Take for instance the broken down car dilemma. Studies have shown that when a person's car breaks down in an area where few people are likely to see them, (such as on a deserted country road - an area in which one is physically disconnected from others) the likelihood that someone will help them is high, whereas if someone breaks down in a highly populated area (such as a busy free way in Phoenix - a place you would think qualifies as an area in which there is no real physical disconnection) the liklihood that someone will stop to help them is extremely low. Why is this? On the deserted road, the person driving by realizes that he might be the only one that could help this person. So he stops. He feels a sort of sense of duty to help, and the duty is amplified and made personal to him by the seemingly low liklihood that anyone else will help. (This is ironic, because in fact he believes the liklihood is low, but the fact that everyone who drives by feels that the liklihood is low actually makes it high and his help is needed less!)

    Wheras in a busy area, if the broken down car is even noticed, the person driving by still says to himself "this area is really busy -somone else will help him. " Because everyone driving by has the same assumption no one ends up helping. The person on the road frequented by 50,000 cars ends up being less likly to find help than the person on the road frequented by 50.

    The same thing goes for churches. If you go to a small church, generally the individuals in the small church are likly to greet you, befriend you, and welcome you into the community because they realize how small the community is and know that if they don't do it it won't get done. In the mega church, the attendees not only are unlikely to ever notice you, or know that you are new, but even if they knew it they would be likly to assume that someone else is going to greet you and befriend you. You end up being alone in a crowd.

    So I agree with a lot of what you said Adam. However, I think it's not as simple as personal interaction. The individuals in church are sitting right next to each other. They aren't seperated by car doors or cubicles. The individuals walking to the subway in new york who walk by the homeless person begging on the street walk right by him. Out in the open just like everyone else. The stood only 2 feet from him while waiting in line for the subway. There's no seperation there except in their mind. There's no physical disconnection at all! You could probably tell how long it's been since he's had a shower if you bothered to pay attention.

    But it wouldn't be quite right to say there's no disconnection ther, now would it. There is no physical disconnection. How is a seperation created then? It's created because of the overwhelming number of other people around. We hide in our numbers. We use the size of the "community" that we believe we are part of to justify avoiding the very community that we delude ourselves into believing we are a part of. The individual sitting in church doesn't hide behind the fact that he nevers sees the new attendee when he sits right next to him in the pew. Of course he sees him. Their legs are touching cause the pew is so crowded! He just pretends that both he and this other individual are part of this big blob of people. He acts like there is no seperation and the lack of seperation eliminates the need to interact. There seems to be no need for interaction when there is no physical disconnection... (but ironically the fact that there is no need means no one will interact, which in turn means that there is a GREAT NEED for interaction. Just as there is a great need for someone to stop and help the individual broken down on the busy Pheonix freeway because the liklihood somone will stop and help him is so low!)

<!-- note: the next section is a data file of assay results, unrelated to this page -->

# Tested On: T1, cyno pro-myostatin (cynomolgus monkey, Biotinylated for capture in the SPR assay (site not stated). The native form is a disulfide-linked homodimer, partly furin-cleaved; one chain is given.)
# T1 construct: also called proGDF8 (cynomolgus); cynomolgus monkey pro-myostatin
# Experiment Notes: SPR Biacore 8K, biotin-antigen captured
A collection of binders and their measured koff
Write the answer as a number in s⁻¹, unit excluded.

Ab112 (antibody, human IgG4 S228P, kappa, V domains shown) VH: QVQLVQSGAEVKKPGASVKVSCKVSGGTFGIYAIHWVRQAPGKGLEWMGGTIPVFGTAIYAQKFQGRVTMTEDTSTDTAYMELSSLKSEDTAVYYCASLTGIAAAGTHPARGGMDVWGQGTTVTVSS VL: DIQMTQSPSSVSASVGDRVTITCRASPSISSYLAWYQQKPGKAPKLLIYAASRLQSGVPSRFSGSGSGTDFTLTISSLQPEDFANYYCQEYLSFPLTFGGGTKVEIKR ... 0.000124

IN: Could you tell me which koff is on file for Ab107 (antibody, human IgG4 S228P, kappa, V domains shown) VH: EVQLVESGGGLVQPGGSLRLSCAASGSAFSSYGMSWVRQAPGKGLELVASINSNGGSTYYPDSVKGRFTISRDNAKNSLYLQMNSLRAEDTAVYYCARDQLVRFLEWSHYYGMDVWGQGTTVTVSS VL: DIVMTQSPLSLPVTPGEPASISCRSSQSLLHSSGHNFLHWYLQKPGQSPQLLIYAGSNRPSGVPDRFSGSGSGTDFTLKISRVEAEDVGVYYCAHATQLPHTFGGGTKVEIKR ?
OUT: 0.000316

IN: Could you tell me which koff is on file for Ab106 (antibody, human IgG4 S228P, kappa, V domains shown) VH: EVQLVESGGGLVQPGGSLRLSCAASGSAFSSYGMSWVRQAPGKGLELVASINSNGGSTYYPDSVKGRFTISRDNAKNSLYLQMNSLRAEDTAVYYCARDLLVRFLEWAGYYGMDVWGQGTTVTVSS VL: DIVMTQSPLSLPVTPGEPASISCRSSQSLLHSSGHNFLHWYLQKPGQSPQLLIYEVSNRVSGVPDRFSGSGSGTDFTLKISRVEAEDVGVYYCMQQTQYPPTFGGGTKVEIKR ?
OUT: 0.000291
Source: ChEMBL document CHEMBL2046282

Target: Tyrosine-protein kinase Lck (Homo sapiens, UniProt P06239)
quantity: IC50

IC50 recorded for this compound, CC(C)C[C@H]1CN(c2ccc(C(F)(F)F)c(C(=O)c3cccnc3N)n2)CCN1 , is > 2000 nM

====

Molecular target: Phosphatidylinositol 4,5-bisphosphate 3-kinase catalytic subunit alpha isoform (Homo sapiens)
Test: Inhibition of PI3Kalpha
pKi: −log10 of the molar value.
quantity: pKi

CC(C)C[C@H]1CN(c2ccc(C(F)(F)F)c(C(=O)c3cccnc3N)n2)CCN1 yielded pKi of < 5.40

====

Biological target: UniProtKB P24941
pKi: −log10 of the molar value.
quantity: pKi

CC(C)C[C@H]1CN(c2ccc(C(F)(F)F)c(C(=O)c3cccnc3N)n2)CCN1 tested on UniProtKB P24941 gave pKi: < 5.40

Complete irony. It's not the disconnectedness that's the problem. It's the connectedness! The connectedness fosters the seperation. These suburban houses are built almost on top of one another. There's only 4 feet of space between the houses. You can hear everything your neighbor does in his backyard and in his house, even! And yet you've never met him.

    But somehow the farmer who lives 3 miles from his nearest neighbor knows all of his neighbors and has them over dinner regularly. But isn't the farmer more disconnected from his neighbor? That's exactly right! He's disconnected physically, which creates in him the realization of his disconnection and raises in him a desire to elimimnate this disconnection. The opposite is true of the individual surrounded by millions of people living in close proximity. He is aware of the close physical proximity. Of the absence of disconnection, and so he does everything he possibly can to convince himself of disconnection.

    The place that needs community the most, is the community that seems to need it the least.

  2. This is a great post. i never intended to fall on this christian blog even though i am christian as i was googling disconnectedness and trying to find a solution. not necessarily for myself, though i think we all feel it, but to try and help society in general. as i write this comment and in respect to the above two pieces above, i hope that whoever reads this finds the solution into reaching out. whether its to God, your mum, brother, or friend or beggar, just do it. if you still doubt you are alive, take a pin and prick yourself and watch the blood pop out. then lick it and realise this is the stuff that makes you live. we all go through disconnectedness and as technology shapes us as humans even more so. but the secret is to know the truth. if you know the truth. all the technology in the world cannot distort you. if you want to know where to start finding the truth, start making a determined effort to look for it everyday instead of being complacent about it. finding truth seek effort. life as we know it is made up of doing the usual. spouse, kids, nursing home death. But if you are constantly seeking the truth, then it is yours and noone elses. and it will strengthen your identity and who you are. ok enough talk. do it. if you care enough about yourself. find your truth. and if you have to ask where do i start, then only you know the answer. you can do it. you owe it to yourself.